Gender, nursing and the PBRF
Suzanne Phibbs, PhD School of Health Sciences, Massey University
Bruce Curtis, PhD Department of Sociology, Auckland University
Reference: Phibbs, S., & Curtis, B. (2006). Gender, nursing and the PBRF. Nursing Praxis in New Zealand, 22(2), 4-11.
Significant disparities between male and female academics exist with respect to remuneration, academic grading and PBRF scores – with women doing less well than men in each of these areas. There exists a range of gender-based distribution and outcome gaps within the university, and between universities and non-university tertiary education organisations. This situation, combined with a devaluing of academic subjects that have feminised knowledge bases, is suggestive of wider structural discrimination against women. In this article individualised explanations for the failure of women to progress are set in the context of a critical exploration of the PBRF evaluation methodology. It is argued that both academia and the PBRF research assessment exercise embody a form of academic masculinity that systematically disadvantages women in general and nursing in particular.
Gender discrimination, nursing, PBRF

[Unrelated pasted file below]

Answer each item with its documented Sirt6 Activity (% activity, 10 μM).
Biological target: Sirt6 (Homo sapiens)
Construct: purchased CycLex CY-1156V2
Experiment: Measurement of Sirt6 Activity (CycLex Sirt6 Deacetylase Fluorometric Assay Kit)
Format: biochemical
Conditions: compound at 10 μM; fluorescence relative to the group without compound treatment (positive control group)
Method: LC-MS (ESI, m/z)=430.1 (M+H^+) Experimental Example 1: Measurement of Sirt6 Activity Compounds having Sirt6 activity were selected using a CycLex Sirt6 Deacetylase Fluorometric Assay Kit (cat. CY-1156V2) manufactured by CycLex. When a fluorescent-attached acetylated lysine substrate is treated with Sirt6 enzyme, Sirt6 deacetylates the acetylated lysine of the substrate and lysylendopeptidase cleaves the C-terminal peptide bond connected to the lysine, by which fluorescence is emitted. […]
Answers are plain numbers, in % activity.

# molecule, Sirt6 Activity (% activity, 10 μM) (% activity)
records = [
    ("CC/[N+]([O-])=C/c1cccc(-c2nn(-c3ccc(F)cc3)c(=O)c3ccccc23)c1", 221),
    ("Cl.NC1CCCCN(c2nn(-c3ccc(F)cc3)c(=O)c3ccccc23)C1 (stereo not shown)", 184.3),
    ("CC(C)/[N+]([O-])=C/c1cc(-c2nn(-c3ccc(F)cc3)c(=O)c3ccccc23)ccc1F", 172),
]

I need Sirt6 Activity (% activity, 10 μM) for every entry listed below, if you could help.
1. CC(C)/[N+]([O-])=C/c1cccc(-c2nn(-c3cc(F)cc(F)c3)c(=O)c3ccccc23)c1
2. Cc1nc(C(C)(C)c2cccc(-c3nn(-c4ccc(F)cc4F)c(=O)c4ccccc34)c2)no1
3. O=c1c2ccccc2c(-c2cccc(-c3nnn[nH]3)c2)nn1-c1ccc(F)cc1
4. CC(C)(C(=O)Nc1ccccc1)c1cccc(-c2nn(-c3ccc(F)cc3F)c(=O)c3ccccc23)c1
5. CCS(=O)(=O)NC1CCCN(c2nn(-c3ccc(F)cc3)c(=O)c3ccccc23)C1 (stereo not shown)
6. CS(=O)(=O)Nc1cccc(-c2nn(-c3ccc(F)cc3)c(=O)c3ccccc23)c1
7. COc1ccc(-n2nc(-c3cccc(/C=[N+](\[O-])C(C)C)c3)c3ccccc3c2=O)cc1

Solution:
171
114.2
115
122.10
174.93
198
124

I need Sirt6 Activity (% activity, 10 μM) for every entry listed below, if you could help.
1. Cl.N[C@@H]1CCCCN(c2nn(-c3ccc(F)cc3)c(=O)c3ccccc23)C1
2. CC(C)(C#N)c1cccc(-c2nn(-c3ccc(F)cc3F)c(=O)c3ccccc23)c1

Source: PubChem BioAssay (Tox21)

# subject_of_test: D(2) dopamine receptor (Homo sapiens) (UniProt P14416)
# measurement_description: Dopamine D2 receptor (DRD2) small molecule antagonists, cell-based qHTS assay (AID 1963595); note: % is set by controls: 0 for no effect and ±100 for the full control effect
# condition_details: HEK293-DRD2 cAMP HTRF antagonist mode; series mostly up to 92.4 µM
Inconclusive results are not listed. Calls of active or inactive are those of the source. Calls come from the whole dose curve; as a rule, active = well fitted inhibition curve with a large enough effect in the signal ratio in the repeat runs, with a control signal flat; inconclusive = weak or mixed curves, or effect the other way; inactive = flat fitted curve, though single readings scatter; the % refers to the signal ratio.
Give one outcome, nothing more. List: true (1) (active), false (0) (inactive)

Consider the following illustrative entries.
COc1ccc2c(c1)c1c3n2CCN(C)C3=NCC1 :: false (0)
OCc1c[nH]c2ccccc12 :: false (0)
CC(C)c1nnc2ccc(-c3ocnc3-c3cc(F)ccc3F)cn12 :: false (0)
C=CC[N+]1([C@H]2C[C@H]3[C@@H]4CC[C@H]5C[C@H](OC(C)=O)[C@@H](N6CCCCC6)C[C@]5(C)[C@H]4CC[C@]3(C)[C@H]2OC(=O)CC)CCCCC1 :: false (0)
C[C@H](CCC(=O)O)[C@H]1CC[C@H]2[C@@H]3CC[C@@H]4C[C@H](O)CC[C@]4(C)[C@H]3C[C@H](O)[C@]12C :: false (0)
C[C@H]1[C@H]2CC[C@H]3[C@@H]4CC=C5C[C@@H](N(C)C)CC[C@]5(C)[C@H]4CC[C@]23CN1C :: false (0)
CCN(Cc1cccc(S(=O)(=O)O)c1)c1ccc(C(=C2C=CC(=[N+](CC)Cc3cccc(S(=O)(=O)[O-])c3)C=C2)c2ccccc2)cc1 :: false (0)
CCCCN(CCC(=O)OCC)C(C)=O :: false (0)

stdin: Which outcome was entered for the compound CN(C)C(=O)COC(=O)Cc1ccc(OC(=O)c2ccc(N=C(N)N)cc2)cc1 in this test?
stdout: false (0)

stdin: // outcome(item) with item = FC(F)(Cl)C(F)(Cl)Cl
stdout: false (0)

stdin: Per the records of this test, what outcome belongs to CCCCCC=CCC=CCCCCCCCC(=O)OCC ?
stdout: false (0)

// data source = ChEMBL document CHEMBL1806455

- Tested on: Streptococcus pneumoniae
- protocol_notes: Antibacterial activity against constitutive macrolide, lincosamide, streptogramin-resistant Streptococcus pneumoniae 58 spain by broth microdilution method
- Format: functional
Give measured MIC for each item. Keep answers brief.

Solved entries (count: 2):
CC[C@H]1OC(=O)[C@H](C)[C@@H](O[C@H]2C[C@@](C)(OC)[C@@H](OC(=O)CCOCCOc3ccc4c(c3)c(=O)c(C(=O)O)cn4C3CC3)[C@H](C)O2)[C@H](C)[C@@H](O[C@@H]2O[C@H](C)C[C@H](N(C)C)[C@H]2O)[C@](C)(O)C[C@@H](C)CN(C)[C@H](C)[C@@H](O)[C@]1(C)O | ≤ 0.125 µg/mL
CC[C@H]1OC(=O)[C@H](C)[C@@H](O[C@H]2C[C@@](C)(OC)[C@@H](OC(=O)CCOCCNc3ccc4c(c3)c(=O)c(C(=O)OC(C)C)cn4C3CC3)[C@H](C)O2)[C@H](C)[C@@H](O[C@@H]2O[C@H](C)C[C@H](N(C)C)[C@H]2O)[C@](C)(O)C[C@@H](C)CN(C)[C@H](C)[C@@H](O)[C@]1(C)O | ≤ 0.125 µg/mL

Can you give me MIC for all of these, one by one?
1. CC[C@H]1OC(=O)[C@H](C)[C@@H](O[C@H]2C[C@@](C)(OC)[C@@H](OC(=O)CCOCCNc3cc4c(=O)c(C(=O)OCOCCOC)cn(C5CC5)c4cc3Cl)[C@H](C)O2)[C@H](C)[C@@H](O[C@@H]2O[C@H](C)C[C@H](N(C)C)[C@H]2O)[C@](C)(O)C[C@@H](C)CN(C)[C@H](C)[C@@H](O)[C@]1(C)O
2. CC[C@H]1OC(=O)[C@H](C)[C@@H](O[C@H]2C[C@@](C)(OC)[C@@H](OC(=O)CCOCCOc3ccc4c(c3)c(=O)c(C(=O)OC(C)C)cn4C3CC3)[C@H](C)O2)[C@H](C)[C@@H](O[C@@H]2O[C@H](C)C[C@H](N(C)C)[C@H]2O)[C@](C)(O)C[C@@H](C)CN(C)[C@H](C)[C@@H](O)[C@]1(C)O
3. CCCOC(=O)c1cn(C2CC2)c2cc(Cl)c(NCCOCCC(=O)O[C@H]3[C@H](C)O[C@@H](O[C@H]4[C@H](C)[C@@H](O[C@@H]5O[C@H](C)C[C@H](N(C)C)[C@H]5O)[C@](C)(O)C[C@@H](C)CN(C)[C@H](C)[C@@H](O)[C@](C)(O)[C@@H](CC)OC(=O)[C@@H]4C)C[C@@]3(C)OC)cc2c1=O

The editorial in the March issue of Nursing Praxis in New Zealand briefly outlined the rationale for, and explained the organisation of, the performance- based research fund (PBRF). It also considered how the low impact factor rating given to nursing journals, an emphasis on international publications and the narrow assessment criteria used by the health panel have combined to negatively value nursing scholarship in Aotearoa/New Zealand (Smith, 2006). In the 2003 PBRF round nursing was ranked 41 of the 41 disciplines assessed (Tertiary Education Commission (TEC), 2004a), receiving a rating of 0.34 compared to an average of 2.59 per subject area (Boston, Mischewski, & Smyth, 2005). The majority of nursing academics were assessed as being ‘research inactive’, 18 received a C, three achieved a B grade and none received an A rating (Million Dollar Boost for Nursing Research, 2006; Smith, 2006). This commentary takes a macro approach setting the PBRF in the wider structural contexts in which it is embedded. The existence of a range of distribution and outcome gaps within the university on the basis of gender is suggestive of wider structural discrimination against women It is argued that gender discrimination within academia when combined with the PBRF evaluation methodology works to doubly disadvantage nursing as a discipline. …